This week advocates in the South received yet another good reason to push for expanding Medicaid in their states. A new poll from the Joint Center for Political and Economic Studies found that residents in five of the most conservative states in the nation strongly support expanding Medicaid and implementing the core pieces of the Affordable Care Act. Residents in the deep Southern states of Alabama, Georgia, Louisiana, Mississippi, and South Carolina not only support expansion overall, but the support spans across racial lines. This evidence of strong support among the very people they serve should be a clarion call for Southern state lawmakers to expand Medicaid.
The Joint Center conducted a poll of 2,500 Southern residents between March and April of this year to examine how the public in conservative states view key parts of the Affordable Care Act generally and the Medicaid expansion specifically. Among the findings:
- 62 percent support Medicaid expansion
- 75 percent support the creation of health insurance Exchanges
- Nearly 69 percent support financial help (premium subsidies) for low-income individuals
- Expansion draws support across all ethnic groups
There are nearly 15 million uninsured people in the South – the highest number and proportion of any region of the country. Expanding state Medicaid programs will provide insurance coverage to 7 million people, greatly improving the health and productivity of Southern residents. This dramatic increase in health care coverage through Medicaid will also address health disparities in reducing death and disease among nonelderly adults, racial and ethnic minorities, and residents of low-income areas. With the federal government covering the full cost of expansion for the first three years, expanding Medicaid will also be a great economic benefit to states. This should be a no brainer for the South.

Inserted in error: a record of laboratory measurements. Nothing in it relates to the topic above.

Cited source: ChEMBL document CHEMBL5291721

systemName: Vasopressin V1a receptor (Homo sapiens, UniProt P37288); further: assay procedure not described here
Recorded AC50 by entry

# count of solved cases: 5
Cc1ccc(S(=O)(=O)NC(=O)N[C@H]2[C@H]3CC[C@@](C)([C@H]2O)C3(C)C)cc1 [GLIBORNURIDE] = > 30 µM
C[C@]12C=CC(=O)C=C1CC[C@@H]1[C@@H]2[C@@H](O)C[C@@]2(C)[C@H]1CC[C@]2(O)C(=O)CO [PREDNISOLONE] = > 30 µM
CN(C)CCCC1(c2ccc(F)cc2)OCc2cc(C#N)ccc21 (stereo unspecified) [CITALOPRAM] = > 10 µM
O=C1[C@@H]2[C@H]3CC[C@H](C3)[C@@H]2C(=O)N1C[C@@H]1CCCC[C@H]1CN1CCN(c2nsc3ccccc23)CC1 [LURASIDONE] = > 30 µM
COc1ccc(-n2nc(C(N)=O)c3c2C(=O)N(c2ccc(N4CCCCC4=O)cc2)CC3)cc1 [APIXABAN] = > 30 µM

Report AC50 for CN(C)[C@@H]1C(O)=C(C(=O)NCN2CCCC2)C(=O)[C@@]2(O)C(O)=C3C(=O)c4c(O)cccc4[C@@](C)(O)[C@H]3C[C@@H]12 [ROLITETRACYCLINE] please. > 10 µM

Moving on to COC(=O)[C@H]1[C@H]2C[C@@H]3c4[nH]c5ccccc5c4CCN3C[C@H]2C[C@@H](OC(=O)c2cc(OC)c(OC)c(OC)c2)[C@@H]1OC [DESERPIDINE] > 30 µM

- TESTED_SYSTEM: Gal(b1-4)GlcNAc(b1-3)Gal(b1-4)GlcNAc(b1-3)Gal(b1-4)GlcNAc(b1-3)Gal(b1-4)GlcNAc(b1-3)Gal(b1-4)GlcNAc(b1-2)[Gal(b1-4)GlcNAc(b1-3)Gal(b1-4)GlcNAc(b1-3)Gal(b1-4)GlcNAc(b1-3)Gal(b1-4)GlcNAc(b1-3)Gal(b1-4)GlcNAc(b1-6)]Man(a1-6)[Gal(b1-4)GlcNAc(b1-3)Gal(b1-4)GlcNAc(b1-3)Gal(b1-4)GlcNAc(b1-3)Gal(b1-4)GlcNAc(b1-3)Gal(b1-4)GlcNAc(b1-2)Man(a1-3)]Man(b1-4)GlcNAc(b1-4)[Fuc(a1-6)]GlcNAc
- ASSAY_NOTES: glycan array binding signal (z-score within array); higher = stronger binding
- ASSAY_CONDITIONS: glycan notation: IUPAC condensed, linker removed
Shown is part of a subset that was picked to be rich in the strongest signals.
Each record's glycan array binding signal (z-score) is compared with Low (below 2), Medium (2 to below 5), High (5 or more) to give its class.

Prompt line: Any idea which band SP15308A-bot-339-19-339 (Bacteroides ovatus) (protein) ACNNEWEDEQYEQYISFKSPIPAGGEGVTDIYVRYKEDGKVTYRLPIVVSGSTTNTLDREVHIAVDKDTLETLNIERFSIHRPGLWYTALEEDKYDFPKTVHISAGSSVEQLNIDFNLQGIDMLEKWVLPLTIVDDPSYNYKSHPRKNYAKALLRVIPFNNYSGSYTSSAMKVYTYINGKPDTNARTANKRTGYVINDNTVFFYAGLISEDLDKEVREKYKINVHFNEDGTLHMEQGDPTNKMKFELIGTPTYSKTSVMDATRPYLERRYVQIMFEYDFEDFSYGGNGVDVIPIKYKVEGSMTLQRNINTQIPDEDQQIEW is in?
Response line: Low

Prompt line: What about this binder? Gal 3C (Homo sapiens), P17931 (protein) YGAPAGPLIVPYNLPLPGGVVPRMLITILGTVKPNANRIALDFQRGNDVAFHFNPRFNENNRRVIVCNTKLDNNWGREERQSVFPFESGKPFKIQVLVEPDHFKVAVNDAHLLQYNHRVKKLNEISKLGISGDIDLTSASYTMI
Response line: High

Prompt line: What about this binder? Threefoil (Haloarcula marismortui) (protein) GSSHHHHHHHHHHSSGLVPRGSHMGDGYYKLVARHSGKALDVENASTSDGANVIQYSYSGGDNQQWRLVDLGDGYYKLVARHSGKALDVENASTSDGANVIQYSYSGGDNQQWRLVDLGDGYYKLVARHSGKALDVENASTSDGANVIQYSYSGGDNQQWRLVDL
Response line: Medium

But even with these clear cut health and economic benefits, nine Southern governors stand in opposition to accepting federal funding for expansion – with only, Arkansas, Kentucky, and Florida in favor. And even in Southern states with a supportive governor, challenges remain, especially when it comes to persuading state legislators.
The voices of their constituents should serve as a powerful motivator for policymakers who say they are representing the will of the people. The case for expanding Medicaid is clear. And advocates in the South will add this strong evidence of support to their efforts to mobilize and engage key constituencies. State policymakers have a responsibility to not just speak into their own megaphones but to listen to the voices in the crowd. These poll findings clearly show that the will of the people is to expand Medicaid in states across the Deep South.
Ongoing debates during the 2013 legislative sessions showed signs that even within the most conservative states expanding Medicaid was not completely off the table. Statements from Governor Bentley (AL) that Medicaid will not be expanded “as it exists under the current structure,” suggest that expansion remains possible. In addition, a number of governors and legislators are considering alternative models such as Arkansas’ premium assistance model to expand Medicaid.
As these poll results show, and to borrow from Mark Twain, reports of the demise of Medicaid expansion in the South have been greatly exaggerated. For economic, political, and moral reasons, expanding Medicaid is a top priority for advocates in the Southern states. At Community Catalyst, we will continue to lift up and promote all the reasons why Southern states should move forward with expanding Medicaid and implementing the Affordable Care Act. Advocates will discuss their Medicaid expansion campaign strategies at the 6th Annual Southern Health Partnersconvening in Atlanta, Georgia this July. There is no doubt the findings of this report will be an integral part of the conversation.